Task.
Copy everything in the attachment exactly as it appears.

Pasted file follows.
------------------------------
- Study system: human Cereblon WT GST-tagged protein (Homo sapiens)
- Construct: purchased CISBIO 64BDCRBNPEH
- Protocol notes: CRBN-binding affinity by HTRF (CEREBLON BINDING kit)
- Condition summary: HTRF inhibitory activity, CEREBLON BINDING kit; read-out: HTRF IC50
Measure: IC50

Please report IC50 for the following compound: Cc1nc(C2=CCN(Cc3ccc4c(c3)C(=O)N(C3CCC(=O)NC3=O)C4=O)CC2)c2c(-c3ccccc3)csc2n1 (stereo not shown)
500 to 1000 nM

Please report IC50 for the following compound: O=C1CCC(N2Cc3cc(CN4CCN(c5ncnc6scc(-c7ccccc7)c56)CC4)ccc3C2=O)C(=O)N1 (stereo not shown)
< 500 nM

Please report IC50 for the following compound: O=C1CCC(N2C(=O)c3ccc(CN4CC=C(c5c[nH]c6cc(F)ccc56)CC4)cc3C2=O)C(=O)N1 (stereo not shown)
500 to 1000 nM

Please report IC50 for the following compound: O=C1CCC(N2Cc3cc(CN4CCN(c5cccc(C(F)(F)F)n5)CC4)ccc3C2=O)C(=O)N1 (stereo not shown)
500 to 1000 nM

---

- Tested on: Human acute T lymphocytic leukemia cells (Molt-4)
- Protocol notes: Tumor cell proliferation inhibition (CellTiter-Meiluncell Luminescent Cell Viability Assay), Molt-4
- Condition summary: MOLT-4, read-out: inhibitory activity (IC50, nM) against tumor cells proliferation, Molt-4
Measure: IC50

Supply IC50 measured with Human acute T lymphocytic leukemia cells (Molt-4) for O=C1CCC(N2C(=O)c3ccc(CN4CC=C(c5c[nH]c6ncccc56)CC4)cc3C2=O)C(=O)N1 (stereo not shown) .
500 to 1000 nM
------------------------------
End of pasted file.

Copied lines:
- Study system: human Cereblon WT GST-tagged protein (Homo sapiens)
- Construct: purchased CISBIO 64BDCRBNPEH
- Protocol notes: CRBN-binding affinity by HTRF (CEREBLON BINDING kit)
- Condition summary: HTRF inhibitory activity, CEREBLON BINDING kit; read-out: HTRF IC50
Measure: IC50

Please report IC50 for the following compound: Cc1nc(C2=CCN(Cc3ccc4c(c3)C(=O)N(C3CCC(=O)NC3=O)C4=O)CC2)c2c(-c3ccccc3)csc2n1 (stereo not shown)
500 to 1000 nM

Please report IC50 for the following compound: O=C1CCC(N2Cc3cc(CN4CCN(c5ncnc6scc(-c7ccccc7)c56)CC4)ccc3C2=O)C(=O)N1 (stereo not shown)
< 500 nM

Please report IC50 for the following compound: O=C1CCC(N2C(=O)c3ccc(CN4CC=C(c5c[nH]c6cc(F)ccc56)CC4)cc3C2=O)C(=O)N1 (stereo not shown)
500 to 1000 nM

Please report IC50 for the following compound: O=C1CCC(N2Cc3cc(CN4CCN(c5cccc(C(F)(F)F)n5)CC4)ccc3C2=O)C(=O)N1 (stereo not shown)
500 to 1000 nM

---

- Tested on: Human acute T lymphocytic leukemia cells (Molt-4)
- Protocol notes: Tumor cell proliferation inhibition (CellTiter-Meiluncell Luminescent Cell Viability Assay), Molt-4
- Condition summary: MOLT-4, read-out: inhibitory activity (IC50, nM) against tumor cells proliferation, Molt-4
Measure: IC50

Supply IC50 measured with Human acute T lymphocytic leukemia cells (Molt-4) for O=C1CCC(N2C(=O)c3ccc(CN4CC=C(c5c[nH]c6ncccc56)CC4)cc3C2=O)C(=O)N1 (stereo not shown) .
500 to 1000 nM